Rama Chorpash with his Topo Rug of Central Park. It is on display at Sublime American Design, a gallery/home furnishing store in Tribeca.
Imagine if Central Park were to come into your living room. Not in the form of a painting, but as a rug. That is exactly what Rama Chorpash, an industrial designer living in the Village has done.
I had been going to Central Park a lot over the summer, said the 34-year-old Chorpash. I had this thought that the park itself is like a living room. Its a space where people go when they leave their apartment.
The rug, called a Topo Rug, short for topographical is on display at Sublime American Design at 26 Varick St. in Tribeca. According to manager Stephen Mitchell, Sublime is a confluence of a store and a gallery. Sublime promotes emerging American designers, he said.
Chorpashs Topo Rugs abstract design corresponds with the actual topography of a 960,000 square-foot area in the heart of Central Park, extending from the parks great mall to the concert ground. The rug is dyed in four neutral colors: two tones of beige and two of gray.
I wanted it to have the abstract quality of camouflage, where you couldnt tell if it was a topography or if it was camouflage, said Chorpash. And these are intentionally done as grays so youre unsure as to what the content is because I dont want it to be too easy to figure out exactly what the rug design represents.
Its not important that people can actually distinguish parts of the topography, said Chorpash. What is important, he said is the notion of having the outside in. In this way, I think its more of a dreamy thing where its open to interpretation. Like when you look at clouds. You imagine something.
Imagination is something Chorpash, who grew up without electricity, developed early.
I grew up in northern California with hippie parents, said Chorpash who said his parents chose to give him an Indian name. I never watched TV. I grew up making things.
The topographical data comes from satellite imagery, but the rug is handmade of wool dyed in New Zealand. It was later shipped to the U.S., where Chorpash hired an Israeli family in New Jersey to hand-weave it.
Contemporary design created with computer technology often removes the handmade component, said Chorpash.
I want the hand of the maker in the piece. For instance, I think the sort of strange knots that happen around the edge, give it an organic quality, he said as he pointed out the varied tightness of the weaving throughout the rug. It could not have been achieved with the use of computer technology alone.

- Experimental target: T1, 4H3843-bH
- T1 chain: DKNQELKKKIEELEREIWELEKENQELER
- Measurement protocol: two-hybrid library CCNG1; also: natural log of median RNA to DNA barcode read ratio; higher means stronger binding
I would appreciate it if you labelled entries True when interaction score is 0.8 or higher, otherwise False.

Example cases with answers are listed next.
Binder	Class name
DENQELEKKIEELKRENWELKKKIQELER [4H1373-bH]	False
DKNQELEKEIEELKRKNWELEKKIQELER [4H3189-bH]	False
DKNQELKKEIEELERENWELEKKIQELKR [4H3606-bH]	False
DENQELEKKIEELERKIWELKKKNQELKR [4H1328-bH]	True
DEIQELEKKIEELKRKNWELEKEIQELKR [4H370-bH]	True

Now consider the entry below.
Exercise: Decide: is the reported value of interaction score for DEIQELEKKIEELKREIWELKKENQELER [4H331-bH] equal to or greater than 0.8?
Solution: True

But this is sort of a new thing for me, he said. Ive never done a carpet before.
He usually designs more commercial pieces, such as furniture, watches, and cell phones, but he wanted to try something new.
Chorpash said he is surprised by the unusual role designing has played in his life.
For me, design was a very funny thing. It was both a rebellion because my parents were completely non-materialistic, and, so for me, designing products seemed like an escape. I would make things for the world. But, in the end, I ended up very close to my parents beliefs - we really dont need things.
Chorpash said that the process of making the rug is similar to that of his other projects.
For me, design is not about the material necessarily, or what the thing is, but about the social relationships between people, said Chorpash. And so, when I thought about a carpet, it was about this relationship of it being in the living room, of people sitting on the floor, of it commenting on where we live. And if I were designing a table or even choosing the paint color for a wall, I would go through a very similar process.
Chorpash said the rug is a sort of domestic landscape.
For me, this is my landscape in New York.
He is interested in doing custom-ordered topographical rugs for people in other cities and countries. If Chorpash were to have a Topo Rug custom-made for himself, he would likely choose a place other than Central Park as a landscape to place on his floor. Brazil just might be the spot; more specifically, a beach there that Chorpash used to visit every weekend during the three years he lived and had a studio in the country.
I really miss that part of my life, he said. At least, he could keep that memory alive in his apartment, as New Yorkers can now do with their beloved Central Park.